In 2002, the government of Bolivia developed an ambitious rural electrification plan (PLABER – Plan Bolivia de Electrificación Rural) to increase access to electricity in rural areas from 25% to 45% within five years. However, implementation of the plan has been slow due to the ongoing political and economic crisis. A new Rural Electrification Decree was approved in 2005 (Supreme Decree No. 28567). This new decree aims at increasing rural access through the extension and densification of electric networks, development of renewable energy and a change in the energy mix (substitution of diesel by natural gas, biomass and other renewable energies) and an increase in distribution capacity. The Rural Electrification Decree and its associated regulatory framework encourages stakeholders in the energy sector to establish partnerships with other government agencies to implement the rural electrification plan. An agreement between the Ministry of Public Works, Services and Housing and the Ministry of Education will allow for the installation of solar PV systems in rural areas in conjunction with the literacy program, “I can” (Yo sí Puedo).
In 2006 a new Law for Universal Access to Electricity (Ley de Acceso Universal) was proposed. Under the framework of this Law, the program called ‘Electricity for a Decent Living” has been designed to improve both rural and urban electrification. The short term goal (2006-2010) of the program is to increase rural electrification to 53% (connection of 210,000 new households) and urban electrification to 97% (connection of 460,000 new households). The medium term goal (2010-2015) is to achieve universal access in urban areas and a 70% access in rural ones. In the final stages, rural access would have increased to 87% by 2020 and universal coverage would be reached by 2025. The Law also mandates de creation of a Common Fund for Universal Access to Public Electricity Sevice (FOCO) and creates a co-financing mechanism of the National Government with Prefectures, municipalities and the private sector. However, the Law has not been approved yet, although it is expected that the Law and the mechanisms it creates will be approved soon.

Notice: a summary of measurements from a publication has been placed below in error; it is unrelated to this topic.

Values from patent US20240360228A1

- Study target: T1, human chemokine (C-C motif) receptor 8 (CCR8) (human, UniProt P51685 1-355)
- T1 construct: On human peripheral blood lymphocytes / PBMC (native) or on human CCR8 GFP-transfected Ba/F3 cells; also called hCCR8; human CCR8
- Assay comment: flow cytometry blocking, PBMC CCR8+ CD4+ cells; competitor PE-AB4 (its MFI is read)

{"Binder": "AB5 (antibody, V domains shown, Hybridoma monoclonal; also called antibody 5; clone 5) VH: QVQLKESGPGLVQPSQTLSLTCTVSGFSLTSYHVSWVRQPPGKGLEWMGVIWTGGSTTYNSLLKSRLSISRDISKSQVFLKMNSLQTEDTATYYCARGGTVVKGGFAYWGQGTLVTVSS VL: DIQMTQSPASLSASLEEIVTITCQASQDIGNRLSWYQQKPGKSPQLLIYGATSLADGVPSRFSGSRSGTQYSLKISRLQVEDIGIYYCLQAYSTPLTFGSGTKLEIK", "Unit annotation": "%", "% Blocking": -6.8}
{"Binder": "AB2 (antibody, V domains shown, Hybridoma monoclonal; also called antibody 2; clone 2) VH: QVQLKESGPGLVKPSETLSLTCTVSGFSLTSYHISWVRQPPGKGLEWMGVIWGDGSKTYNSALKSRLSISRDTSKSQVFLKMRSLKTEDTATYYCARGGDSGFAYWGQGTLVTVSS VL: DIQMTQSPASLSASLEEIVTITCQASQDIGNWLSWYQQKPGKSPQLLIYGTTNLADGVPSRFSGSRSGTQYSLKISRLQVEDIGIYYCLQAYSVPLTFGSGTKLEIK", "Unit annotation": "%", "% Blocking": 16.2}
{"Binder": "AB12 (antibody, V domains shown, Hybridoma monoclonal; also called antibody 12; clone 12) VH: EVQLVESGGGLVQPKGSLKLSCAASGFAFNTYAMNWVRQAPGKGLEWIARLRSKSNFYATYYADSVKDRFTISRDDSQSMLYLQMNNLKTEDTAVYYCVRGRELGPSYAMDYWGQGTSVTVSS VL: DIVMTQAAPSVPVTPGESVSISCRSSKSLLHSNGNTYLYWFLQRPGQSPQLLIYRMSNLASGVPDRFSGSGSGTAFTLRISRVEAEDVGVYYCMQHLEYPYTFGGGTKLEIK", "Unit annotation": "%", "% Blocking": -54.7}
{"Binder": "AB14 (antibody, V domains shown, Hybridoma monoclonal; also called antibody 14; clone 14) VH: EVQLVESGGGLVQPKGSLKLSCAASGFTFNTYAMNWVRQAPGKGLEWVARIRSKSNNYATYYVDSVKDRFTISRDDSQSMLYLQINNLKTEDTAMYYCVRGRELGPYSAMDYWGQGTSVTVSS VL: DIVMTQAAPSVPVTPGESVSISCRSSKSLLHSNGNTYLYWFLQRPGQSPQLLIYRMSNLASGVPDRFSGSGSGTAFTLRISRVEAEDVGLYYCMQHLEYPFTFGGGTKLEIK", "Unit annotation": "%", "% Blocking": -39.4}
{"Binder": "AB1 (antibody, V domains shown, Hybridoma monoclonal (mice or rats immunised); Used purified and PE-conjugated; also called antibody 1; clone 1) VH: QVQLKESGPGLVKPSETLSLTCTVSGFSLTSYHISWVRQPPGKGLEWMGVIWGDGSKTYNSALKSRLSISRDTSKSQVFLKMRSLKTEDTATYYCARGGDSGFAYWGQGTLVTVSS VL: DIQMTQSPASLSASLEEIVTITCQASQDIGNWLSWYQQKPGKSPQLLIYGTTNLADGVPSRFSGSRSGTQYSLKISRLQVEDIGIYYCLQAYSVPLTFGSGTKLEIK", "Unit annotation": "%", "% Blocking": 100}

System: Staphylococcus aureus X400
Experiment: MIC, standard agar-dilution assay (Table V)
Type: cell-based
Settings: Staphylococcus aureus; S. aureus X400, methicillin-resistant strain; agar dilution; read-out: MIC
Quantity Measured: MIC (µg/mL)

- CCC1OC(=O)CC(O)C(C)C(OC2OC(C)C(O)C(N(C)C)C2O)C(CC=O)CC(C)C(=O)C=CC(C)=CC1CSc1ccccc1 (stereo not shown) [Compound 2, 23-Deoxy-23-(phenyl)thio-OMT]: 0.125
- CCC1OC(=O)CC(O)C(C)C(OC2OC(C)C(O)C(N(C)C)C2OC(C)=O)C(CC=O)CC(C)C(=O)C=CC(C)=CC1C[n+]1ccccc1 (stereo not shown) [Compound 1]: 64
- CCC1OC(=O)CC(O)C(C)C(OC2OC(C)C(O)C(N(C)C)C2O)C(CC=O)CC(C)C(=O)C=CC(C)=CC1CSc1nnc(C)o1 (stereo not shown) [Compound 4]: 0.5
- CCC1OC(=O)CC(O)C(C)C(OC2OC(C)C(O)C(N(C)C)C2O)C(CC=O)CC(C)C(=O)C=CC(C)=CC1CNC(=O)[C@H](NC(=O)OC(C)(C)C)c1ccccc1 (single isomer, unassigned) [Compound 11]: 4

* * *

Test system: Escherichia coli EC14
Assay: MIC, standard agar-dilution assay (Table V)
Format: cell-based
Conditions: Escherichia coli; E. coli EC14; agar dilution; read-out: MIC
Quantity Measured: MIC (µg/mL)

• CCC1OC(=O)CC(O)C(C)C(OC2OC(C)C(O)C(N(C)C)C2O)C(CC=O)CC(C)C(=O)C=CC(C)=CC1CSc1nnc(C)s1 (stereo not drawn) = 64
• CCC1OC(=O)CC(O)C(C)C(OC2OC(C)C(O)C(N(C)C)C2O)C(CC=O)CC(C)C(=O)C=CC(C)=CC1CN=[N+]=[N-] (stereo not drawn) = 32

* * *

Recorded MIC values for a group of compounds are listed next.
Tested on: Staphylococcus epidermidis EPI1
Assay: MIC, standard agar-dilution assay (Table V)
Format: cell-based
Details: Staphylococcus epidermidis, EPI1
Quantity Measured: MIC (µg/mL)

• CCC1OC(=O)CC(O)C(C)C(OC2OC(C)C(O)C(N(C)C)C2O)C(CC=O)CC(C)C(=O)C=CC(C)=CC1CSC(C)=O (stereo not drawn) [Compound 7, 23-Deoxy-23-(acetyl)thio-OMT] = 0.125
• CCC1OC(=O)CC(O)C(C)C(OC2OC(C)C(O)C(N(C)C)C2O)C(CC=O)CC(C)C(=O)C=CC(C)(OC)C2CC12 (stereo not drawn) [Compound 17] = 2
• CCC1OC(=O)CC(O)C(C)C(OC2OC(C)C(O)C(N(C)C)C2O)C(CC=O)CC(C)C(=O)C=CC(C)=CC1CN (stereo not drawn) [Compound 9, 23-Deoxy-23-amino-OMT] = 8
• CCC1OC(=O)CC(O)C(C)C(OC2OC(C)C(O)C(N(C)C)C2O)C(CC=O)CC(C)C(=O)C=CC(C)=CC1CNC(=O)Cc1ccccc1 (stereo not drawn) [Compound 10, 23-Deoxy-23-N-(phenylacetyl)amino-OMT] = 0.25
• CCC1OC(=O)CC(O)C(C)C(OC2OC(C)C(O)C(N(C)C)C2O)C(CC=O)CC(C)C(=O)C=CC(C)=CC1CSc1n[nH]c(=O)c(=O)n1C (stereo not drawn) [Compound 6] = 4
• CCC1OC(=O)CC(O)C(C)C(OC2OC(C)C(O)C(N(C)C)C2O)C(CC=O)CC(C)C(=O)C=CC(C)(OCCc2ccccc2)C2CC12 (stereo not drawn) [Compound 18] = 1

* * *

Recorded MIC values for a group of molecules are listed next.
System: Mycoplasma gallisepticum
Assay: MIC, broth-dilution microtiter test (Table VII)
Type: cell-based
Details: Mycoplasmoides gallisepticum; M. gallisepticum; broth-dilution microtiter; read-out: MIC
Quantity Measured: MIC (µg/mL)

Key Problems hampering access to modern energy services
Despite great efforts of the government and foreign donors to improve access to electricity, the majority of the rural poor lacks access to modern energy for lighting, communication etc. . Close to 70% of the population have to rely on biomass for their energy needs. Especially wood and other traditional biomass is widely used for cooking in a very inefficient manner. This issue needs to be tackled urgently since biomass has become scarce in some arid areas. Furthermore, indoor air pollution, resulting from traditional combustion technologies and practices, is causing severe health problems, especially among women and children. Moreover, extensive use of wood for cooking is resulting in deforestation and related environmental problems - since forests are often not managed in a sustainable manner. In addition, most schools and health facilities in rural areas are suffering from a lack of warm water, adequate cooking conditions and means to heat their premises. The responsible municipalities are able to cater to the regular budgets; but they have great deficiencies in thunneling their increased financial resources into energy related investments. Their human and institucional capacity to improve access to modern energy for households and community-run social infrastructure institutions is very low.
In nearly all national and municipal support programmes for the productive sector, energy related issues such as technology or reliable energy supply, are missing. This hampers in many cases the development of better processing facilities and value added products in rural areas.